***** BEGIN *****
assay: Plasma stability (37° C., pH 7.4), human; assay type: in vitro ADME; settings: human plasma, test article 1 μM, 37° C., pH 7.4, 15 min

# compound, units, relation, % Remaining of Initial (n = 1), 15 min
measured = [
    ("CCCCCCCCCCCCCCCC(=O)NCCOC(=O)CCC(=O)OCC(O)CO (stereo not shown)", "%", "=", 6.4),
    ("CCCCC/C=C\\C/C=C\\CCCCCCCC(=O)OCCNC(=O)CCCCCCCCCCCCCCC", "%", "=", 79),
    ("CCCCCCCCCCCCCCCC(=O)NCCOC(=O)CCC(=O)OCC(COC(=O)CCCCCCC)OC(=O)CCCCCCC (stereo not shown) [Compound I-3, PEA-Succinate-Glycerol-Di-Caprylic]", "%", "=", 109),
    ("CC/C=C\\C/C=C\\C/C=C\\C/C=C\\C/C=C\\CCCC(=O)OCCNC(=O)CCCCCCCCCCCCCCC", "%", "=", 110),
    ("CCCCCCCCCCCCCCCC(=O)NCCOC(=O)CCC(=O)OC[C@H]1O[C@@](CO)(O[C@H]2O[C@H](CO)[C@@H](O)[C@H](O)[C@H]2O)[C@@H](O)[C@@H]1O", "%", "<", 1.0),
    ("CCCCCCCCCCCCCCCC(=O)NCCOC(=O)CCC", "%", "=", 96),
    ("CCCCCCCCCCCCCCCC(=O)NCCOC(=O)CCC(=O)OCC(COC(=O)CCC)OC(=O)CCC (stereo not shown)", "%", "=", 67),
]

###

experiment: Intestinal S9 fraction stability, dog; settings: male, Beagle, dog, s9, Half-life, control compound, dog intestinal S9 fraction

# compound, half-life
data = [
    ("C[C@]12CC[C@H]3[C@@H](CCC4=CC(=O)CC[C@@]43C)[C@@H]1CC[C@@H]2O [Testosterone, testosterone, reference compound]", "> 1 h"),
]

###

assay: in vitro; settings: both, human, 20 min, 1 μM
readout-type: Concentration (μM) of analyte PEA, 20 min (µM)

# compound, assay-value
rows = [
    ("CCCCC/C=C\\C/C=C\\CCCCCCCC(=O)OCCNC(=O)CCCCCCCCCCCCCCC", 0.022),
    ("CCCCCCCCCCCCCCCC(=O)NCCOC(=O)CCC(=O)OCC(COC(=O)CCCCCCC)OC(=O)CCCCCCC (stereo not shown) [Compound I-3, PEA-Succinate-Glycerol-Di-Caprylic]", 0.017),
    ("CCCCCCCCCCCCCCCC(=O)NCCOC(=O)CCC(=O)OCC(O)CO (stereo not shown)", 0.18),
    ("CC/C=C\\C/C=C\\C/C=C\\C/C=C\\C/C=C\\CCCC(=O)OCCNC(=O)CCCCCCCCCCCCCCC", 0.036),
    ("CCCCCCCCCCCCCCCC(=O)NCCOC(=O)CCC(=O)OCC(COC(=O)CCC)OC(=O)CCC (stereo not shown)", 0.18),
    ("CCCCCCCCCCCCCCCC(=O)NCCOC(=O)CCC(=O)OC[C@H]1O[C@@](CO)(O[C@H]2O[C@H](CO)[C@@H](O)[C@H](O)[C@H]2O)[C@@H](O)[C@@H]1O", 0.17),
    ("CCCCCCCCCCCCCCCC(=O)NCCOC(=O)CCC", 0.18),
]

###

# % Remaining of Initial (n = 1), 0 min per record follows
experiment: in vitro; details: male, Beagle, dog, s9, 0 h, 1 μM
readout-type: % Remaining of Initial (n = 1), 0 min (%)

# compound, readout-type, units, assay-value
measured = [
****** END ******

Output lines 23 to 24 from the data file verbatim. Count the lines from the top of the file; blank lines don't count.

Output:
    ("CCCCC/C=C\\C/C=C\\CCCCCCCC(=O)OCCNC(=O)CCCCCCCCCCCCCCC", 0.022),
    ("CCCCCCCCCCCCCCCC(=O)NCCOC(=O)CCC(=O)OCC(COC(=O)CCCCCCC)OC(=O)CCCCCCC (stereo not shown) [Compound I-3, PEA-Succinate-Glycerol-Di-Caprylic]", 0.017),